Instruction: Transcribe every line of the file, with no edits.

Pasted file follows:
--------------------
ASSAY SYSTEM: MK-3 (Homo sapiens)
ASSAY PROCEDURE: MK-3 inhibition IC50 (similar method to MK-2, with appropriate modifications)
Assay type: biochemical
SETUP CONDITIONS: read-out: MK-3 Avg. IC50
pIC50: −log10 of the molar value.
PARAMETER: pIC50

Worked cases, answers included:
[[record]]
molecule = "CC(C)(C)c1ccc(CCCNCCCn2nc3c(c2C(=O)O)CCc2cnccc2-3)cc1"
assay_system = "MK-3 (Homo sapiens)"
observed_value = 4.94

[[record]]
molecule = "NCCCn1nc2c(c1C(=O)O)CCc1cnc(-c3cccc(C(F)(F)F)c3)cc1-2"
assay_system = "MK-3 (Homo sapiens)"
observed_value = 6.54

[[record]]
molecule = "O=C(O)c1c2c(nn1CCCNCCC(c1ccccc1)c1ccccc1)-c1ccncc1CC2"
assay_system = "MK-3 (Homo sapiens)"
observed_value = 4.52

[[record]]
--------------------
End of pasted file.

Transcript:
ASSAY SYSTEM: MK-3 (Homo sapiens)
ASSAY PROCEDURE: MK-3 inhibition IC50 (similar method to MK-2, with appropriate modifications)
Assay type: biochemical
SETUP CONDITIONS: read-out: MK-3 Avg. IC50
pIC50: −log10 of the molar value.
PARAMETER: pIC50

Worked cases, answers included:
[[record]]
molecule = "CC(C)(C)c1ccc(CCCNCCCn2nc3c(c2C(=O)O)CCc2cnccc2-3)cc1"
assay_system = "MK-3 (Homo sapiens)"
observed_value = 4.94

[[record]]
molecule = "NCCCn1nc2c(c1C(=O)O)CCc1cnc(-c3cccc(C(F)(F)F)c3)cc1-2"
assay_system = "MK-3 (Homo sapiens)"
observed_value = 6.54

[[record]]
molecule = "O=C(O)c1c2c(nn1CCCNCCC(c1ccccc1)c1ccccc1)-c1ccncc1CC2"
assay_system = "MK-3 (Homo sapiens)"
observed_value = 4.52

[[record]]